- Regularly clean and disinfect high-touch surfaces
- Avoid shaking hands and other close physical greetings with those outside your home
- Stay home if you or someone you live with is sick or exhibiting symptoms
- Wear a Face Covering
Are there any exceptions?
The following are “Permitted Activities”:
- Working for or accessing businesses or services that are permitted to operate
- Traveling to engage in permitted activities
- Engaging in activities or performing tasks essential to health and safety of yourself, your family or your household members (including pets)
- Obtaining necessary services or supplies
- Exercising or recreating outdoors including walking, cycling, hiking, running, tennis, or golf
- Engaging in legally mandated governmental purposes, such as accessing court, social or administrative services, or complying with an order of law enforcement
- Attending outdoor, in-person religious services or cultural ceremonies
- Participating in a vehicle-based parade
- In-person political protests are permitted outdoors only and provided that physical distancing of 6 feet between groups of people from different households is maintained and Face Coverings are worn at all times.
- Anyone experiencing homelessness is exempt, however is strongly urged to obtain shelter and abide by Physical Distancing measures.
When do I have to wear a face covering?
You must wear a Face Covering whenever you leave your home, whether indoors or outdoors, if
- You will or may be in contact with anyone you don’t live with
- You are walking near or passing by anyone you don’t live with
- You are patronizing a business
What if I can’t wear a face covering?
Some people do not have to wear a face covering, though they should consider alternatives that may accomplish similar goals:
- Anyone under 2 years of age
- Anyone with a medical or mental health condition or disability that would prevent them from wearing a Face Covering. This includes persons with a medical condition for whom wearing a Face Covering could obstruct breathing or who are unconscious, incapacitated, or otherwise unable to remove a face covering without assistance.
- Anyone who is hearing impaired, or is communicating with a person who is hearing impaired, when the ability to see the mouth is essential for communication.
- Anyone for whom wearing a Face Covering would create a risk to the person related to their work, as determined by local, state, or federal regulators or workplace safety guidelines.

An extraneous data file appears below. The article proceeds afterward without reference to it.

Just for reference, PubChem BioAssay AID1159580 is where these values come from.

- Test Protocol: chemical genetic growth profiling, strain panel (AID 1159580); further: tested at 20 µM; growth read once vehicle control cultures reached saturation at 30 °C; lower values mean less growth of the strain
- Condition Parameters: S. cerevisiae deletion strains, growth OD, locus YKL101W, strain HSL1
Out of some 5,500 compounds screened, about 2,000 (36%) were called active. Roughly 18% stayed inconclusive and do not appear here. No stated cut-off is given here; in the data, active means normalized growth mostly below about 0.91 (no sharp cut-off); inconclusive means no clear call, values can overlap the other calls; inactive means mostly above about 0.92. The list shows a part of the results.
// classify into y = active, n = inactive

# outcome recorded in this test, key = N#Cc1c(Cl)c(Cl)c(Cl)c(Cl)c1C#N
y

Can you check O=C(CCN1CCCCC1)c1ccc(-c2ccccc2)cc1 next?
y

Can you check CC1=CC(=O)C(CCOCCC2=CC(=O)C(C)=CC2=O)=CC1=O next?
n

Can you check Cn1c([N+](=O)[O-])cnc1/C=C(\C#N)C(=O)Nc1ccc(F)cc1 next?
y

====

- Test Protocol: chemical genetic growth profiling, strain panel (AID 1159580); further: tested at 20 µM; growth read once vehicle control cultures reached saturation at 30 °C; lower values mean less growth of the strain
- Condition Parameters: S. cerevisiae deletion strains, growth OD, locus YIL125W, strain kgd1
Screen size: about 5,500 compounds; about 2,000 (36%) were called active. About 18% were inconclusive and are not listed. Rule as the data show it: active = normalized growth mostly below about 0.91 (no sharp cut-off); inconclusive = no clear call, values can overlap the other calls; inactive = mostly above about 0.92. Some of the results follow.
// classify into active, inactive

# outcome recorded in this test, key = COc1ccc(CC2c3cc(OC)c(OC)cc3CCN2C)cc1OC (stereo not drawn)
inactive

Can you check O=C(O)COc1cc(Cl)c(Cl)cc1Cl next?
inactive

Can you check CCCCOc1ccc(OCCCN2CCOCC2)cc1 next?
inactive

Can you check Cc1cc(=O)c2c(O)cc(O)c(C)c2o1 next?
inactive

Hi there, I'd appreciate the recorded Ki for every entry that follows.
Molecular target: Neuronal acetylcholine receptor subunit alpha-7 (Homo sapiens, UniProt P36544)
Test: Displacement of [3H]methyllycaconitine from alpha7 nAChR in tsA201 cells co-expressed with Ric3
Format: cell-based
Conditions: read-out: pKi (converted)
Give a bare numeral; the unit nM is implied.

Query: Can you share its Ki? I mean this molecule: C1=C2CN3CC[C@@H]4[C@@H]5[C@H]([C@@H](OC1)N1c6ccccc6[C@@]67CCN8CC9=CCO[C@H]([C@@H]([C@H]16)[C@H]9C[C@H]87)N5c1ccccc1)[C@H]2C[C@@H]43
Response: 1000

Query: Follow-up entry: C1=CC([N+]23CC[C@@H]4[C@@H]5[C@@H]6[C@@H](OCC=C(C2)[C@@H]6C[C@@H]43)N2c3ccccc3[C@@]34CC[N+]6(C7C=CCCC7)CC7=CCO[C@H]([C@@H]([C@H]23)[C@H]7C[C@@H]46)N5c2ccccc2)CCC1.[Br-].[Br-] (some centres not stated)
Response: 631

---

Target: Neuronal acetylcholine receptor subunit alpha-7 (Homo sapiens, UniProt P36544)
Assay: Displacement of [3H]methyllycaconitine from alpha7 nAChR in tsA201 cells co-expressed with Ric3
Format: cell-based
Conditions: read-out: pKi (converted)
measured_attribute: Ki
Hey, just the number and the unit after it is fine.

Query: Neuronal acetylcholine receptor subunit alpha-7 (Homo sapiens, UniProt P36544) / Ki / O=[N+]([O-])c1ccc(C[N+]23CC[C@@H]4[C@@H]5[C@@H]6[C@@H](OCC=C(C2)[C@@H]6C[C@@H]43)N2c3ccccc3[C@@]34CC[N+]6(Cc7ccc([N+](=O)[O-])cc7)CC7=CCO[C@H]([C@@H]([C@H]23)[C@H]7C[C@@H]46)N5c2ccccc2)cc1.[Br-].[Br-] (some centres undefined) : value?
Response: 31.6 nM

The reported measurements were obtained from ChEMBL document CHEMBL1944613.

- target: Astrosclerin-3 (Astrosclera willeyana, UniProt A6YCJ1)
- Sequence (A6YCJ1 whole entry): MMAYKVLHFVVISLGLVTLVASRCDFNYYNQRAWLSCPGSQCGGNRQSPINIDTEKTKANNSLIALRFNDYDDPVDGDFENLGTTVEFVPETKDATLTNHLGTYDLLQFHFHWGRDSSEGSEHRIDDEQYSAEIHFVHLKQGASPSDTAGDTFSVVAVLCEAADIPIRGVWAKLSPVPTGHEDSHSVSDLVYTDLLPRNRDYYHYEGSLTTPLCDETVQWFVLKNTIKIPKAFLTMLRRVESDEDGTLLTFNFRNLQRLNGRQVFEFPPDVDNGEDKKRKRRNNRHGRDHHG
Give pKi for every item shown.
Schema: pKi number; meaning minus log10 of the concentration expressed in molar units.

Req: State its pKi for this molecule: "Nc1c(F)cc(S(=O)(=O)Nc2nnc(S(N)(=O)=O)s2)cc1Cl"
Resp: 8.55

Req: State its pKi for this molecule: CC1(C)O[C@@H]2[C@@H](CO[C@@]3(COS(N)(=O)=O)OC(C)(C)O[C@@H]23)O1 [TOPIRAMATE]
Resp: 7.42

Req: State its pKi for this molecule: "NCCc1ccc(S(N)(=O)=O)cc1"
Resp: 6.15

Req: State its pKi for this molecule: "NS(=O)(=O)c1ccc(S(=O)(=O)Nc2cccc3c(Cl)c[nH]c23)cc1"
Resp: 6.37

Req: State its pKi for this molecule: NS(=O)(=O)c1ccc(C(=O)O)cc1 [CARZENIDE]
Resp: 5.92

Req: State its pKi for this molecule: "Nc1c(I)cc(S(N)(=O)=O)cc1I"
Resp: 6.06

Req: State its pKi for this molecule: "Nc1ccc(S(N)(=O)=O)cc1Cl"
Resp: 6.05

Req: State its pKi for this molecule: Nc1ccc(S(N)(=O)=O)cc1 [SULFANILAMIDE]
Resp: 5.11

- Anyone traveling alone or only with those they live with.
- Anyone exercising or practicing outdoor recreation alone or with people they live with. Outdoor exercise or recreation include swimming, walking, hiking, bicycling, or running.
- Anyone obtaining a service involving the nose or face, though you should only remove your Face Covering for the duration necessary for the service to be performed.
- Anyone seated at a restaurant or other establishment that offers food or beverages, while they are eating or drinking, provided that they are able to maintain a distance of at least 6 feet away from persons who are not seated at the same table.
- Anyone working at the workplace or performing work offsite, in any room or enclosed area where physical distance of 6 ft or greater can be maintained. This exemption shall not apply to workers in any space visited by members of the public, regardless of whether anyone from the public is present at the time.
What is an acceptable face covering?
- Face Coverings can be made of cloth, fabric, or other soft, permeable material without holes, that fully covers the nose and mouth and surrounding areas of the lower face.
- The Face Covering should be comfortable, so that the wearer can breathe through the nose and does not have to adjust it frequently, so as to avoid touching the face.
- Wash reusable Face Coverings frequently and have extra ones available so that you always have a clean one available for use.